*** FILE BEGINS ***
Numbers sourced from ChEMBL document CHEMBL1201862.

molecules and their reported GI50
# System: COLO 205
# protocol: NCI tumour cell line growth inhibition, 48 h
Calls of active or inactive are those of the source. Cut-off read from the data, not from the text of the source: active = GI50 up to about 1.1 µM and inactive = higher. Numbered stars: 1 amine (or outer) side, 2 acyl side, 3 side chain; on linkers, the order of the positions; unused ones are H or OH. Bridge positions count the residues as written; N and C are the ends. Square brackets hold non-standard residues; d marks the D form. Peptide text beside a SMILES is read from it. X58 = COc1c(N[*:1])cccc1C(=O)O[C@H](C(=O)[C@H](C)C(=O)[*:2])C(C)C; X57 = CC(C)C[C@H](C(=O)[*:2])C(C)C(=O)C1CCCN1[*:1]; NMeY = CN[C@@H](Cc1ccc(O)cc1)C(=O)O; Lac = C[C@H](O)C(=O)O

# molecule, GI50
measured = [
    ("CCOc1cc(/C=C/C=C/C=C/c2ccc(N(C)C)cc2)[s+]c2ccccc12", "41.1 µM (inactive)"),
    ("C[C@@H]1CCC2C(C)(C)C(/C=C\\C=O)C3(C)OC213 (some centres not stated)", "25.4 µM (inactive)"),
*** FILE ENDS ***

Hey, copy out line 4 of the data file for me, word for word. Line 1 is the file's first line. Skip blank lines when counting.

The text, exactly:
# protocol: NCI tumour cell line growth inhibition, 48 h